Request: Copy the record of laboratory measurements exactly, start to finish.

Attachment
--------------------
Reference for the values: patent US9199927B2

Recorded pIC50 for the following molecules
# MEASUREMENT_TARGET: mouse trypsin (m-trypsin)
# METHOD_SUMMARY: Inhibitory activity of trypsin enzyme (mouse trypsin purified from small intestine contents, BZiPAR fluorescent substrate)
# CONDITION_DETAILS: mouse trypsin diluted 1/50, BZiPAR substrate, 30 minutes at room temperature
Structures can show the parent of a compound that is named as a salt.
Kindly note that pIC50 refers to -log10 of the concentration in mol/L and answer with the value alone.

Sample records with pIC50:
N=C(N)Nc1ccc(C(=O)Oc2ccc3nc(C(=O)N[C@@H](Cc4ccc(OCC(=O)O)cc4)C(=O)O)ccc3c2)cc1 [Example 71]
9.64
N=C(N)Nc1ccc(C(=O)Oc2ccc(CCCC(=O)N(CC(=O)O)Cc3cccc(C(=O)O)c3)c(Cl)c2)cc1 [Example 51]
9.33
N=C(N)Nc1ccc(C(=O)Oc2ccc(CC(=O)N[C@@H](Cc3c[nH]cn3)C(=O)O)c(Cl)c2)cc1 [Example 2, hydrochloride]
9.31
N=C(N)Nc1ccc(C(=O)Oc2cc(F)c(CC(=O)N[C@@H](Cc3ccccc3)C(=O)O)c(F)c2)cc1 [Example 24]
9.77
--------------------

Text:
Reference for the values: patent US9199927B2

Recorded pIC50 for the following molecules
# MEASUREMENT_TARGET: mouse trypsin (m-trypsin)
# METHOD_SUMMARY: Inhibitory activity of trypsin enzyme (mouse trypsin purified from small intestine contents, BZiPAR fluorescent substrate)
# CONDITION_DETAILS: mouse trypsin diluted 1/50, BZiPAR substrate, 30 minutes at room temperature
Structures can show the parent of a compound that is named as a salt.
Kindly note that pIC50 refers to -log10 of the concentration in mol/L and answer with the value alone.

Sample records with pIC50:
N=C(N)Nc1ccc(C(=O)Oc2ccc3nc(C(=O)N[C@@H](Cc4ccc(OCC(=O)O)cc4)C(=O)O)ccc3c2)cc1 [Example 71]
9.64
N=C(N)Nc1ccc(C(=O)Oc2ccc(CCCC(=O)N(CC(=O)O)Cc3cccc(C(=O)O)c3)c(Cl)c2)cc1 [Example 51]
9.33
N=C(N)Nc1ccc(C(=O)Oc2ccc(CC(=O)N[C@@H](Cc3c[nH]cn3)C(=O)O)c(Cl)c2)cc1 [Example 2, hydrochloride]
9.31
N=C(N)Nc1ccc(C(=O)Oc2cc(F)c(CC(=O)N[C@@H](Cc3ccccc3)C(=O)O)c(F)c2)cc1 [Example 24]
9.77